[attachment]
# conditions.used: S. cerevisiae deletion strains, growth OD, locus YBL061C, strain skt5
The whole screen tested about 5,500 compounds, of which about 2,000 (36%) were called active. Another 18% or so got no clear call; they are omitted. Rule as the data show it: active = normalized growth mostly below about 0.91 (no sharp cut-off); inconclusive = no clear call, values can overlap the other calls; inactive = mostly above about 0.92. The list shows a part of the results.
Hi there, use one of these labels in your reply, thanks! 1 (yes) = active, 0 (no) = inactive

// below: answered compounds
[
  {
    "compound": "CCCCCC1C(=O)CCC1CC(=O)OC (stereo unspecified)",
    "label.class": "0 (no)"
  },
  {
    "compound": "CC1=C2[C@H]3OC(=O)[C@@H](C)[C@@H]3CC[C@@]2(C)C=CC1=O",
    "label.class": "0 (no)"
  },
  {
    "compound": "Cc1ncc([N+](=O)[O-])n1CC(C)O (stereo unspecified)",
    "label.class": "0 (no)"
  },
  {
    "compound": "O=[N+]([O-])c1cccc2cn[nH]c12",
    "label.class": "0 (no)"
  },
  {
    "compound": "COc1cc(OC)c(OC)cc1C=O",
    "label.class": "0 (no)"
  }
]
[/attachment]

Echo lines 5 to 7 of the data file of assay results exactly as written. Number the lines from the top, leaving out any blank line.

[
  {
    "compound": "CCCCCC1C(=O)CCC1CC(=O)OC (stereo unspecified)",